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Comment Re:Why return mission? (Score 1) 182

"Pioneers used to do that sort of thing all the time in the new world" " The new world (the Americas) had a lot of advantages that Mars does not:

Breathable atmosphere Climate suitable for growing stuff Fertile soil with plants and animals already there turkeys, cranberries and mashed potato for dinner (and locals to tell the colonists how to cook them) Trees for making wooden structures out of fresh water mineral resources etc

The Americas also had by some estimates 90 million humans living there already http://en.wikipedia.org/wiki/Population_history_of_indigenous_peoples_of_the_Americas - who taught the 'pioneers' about the local flora and fauna - who bred with them and so on. The Americas had humans living here for somewhere between 10,000 and 30,000 years - probably much longer, just not in the numbers needed to leave behind obvious signs of habitation.

Comment Re:Incredibly slanted article (Score 5, Insightful) 215

...these labs don't exist for the pleasure of working there. And nerds clearly still don't have a clue of how they are perceived by the rest of society.

In a real sense they do exist for the pleasure of working there; because the primary societal goals for which the labs were created can only be accomplished by people who are motivated by the pleasure of their work. The motivations of people like Oppenheimer, Feynman, Hasslacher, et al. are not generally money, they are motivated to understand nature, to work with similarly talented people, and to be recognized within that peer group for their work. Acknowledgment outside the peer group is largely unimportant, which means even if they spent the time to consider how they are perceived by the rest of society, they would not especially care. These are not easy people to manage towards goals other than their own, and it takes someone like Oppenheimer who was both in the peer group and an excellent manager to do so. It may also take an existential situation like was faced in WWII.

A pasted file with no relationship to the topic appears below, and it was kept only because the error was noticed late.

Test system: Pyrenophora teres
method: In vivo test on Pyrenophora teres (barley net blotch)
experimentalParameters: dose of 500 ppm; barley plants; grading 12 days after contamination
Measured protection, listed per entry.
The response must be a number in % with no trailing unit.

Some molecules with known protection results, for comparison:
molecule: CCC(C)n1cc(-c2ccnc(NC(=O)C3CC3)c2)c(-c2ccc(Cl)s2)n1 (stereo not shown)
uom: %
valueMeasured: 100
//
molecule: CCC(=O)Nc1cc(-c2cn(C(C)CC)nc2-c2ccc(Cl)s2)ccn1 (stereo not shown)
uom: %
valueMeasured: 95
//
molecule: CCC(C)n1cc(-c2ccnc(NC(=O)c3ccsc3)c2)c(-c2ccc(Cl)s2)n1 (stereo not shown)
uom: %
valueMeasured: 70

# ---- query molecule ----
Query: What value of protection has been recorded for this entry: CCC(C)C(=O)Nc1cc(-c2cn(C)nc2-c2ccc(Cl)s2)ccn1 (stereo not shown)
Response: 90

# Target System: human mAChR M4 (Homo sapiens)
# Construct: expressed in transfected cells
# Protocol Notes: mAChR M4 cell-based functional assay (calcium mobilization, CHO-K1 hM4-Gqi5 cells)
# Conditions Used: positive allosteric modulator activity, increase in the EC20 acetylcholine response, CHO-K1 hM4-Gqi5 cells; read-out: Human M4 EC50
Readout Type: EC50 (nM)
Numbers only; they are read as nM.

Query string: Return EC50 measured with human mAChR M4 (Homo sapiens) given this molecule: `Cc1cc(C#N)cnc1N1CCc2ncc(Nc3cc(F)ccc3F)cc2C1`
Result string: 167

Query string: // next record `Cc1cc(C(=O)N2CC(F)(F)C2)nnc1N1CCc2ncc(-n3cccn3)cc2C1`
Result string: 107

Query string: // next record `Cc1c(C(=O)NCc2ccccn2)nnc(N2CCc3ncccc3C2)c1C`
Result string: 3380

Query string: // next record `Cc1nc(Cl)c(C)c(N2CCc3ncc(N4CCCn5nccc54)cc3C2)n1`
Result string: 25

Comment Re:Fond memories (Score 1) 359

I assume you rolled it? I bought an Rx2 for $50 with the bad roof, and an ok frame from my cousin. He'd overheated it and blown a radiator hose, which in turn crushed a rotor housing and caused exhaust to bubble out the radiator. I rebuilt the engine - could just about lift it out of the car bar handed. Drove it for a few thousand miles - could not resist running it up to 10,000 RPM - and wouldn't you know blew a radiator hose. Left the thing in a friend's back yard. He cut it up with a torch. Good times!

Comment Metrics on McAffe Pain ??? (Score 1) 213

I have the McAfee slows me down argument with IT once or twice a year, but it has been easier to move to OS X and Linux than to get McAfee off my Windows machine. What I would like is an effective way to measure the pain. IT always points out that McAfee is only taking 5% or whatever of my CPU - but I know it is I/O bound as it scans every file opened and that is not reflected in CPU use ( can I argue 1-CPU use is the right metric ?). And I suspect it scans the whole file even if the whole file is not read. Opening Eclipse or doing anything with a few hundred Meg of svn files is quite painful.

Anyone know how to capture metrics on the time spent waiting for McAfee to unblock my I/O? I've poked around SysInternals for the right tool, and I've done some Google searches but patching windows FS calls for metrics is not my area of interest. If this was a OS X problem I'd learn enough DTrace to figure it out.

I also occasionally see build script failures where a file or directory can not be deleted, and I suspect McAfee is holding on to it - anyone have proof McAfee is bad for builds?

Thanks in advance.

Comment Re:How do they cool them that much? (Score 1) 309

You might want to check your 2nd law again. A thermoelectric cooler is just one side of a thermoelectric heat pump - http://en.wikipedia.org/wiki/Thermoelectric_cooling. It moves heat from one side of the device to the other, and it takes work to do this, work which ends up depositing more heat into the hot side than is moved from the cold side; so they do generate heat in the unit.

Comment off topic (Score 1) 289

I remember hearing or reading about an idea that involved identifying a leaker by seeding different people with documents that contained juicy, unique phrases to tempt journalists into quoting them directly, thereby identifying the source of the document.

Infocom did similar with review copies of games. Someone was posting their review copy on a BBS. We made custom copies for each reviewer with a modified room description for one of the rooms. It was posted, and that reviewer was caught.

Comment MTW - GRAVITATION (Score 2) 358

This was the book on General Relativity when I was at Caltech.
From the preface:

This is a textbook on gravitation physics (Einstein's "general relativity" or "geometrodynamics"). It supplies two tracks through the subject. The first track is focused on the key physical ideas. It assumes, as a mathematical prerequisite, only vector analysis and simple partial-differential equations.

It is a really fun book to read at the first track level; especially if you are not on the hook for the homework.

Comment Re:Ironic (Score 1) 77

I have to wonder what the masses did the first guy who brought home fire.

I'd have to guess that they bound him to a rock and had a giant eagle eat his liver.

The gods did that, not the masses.

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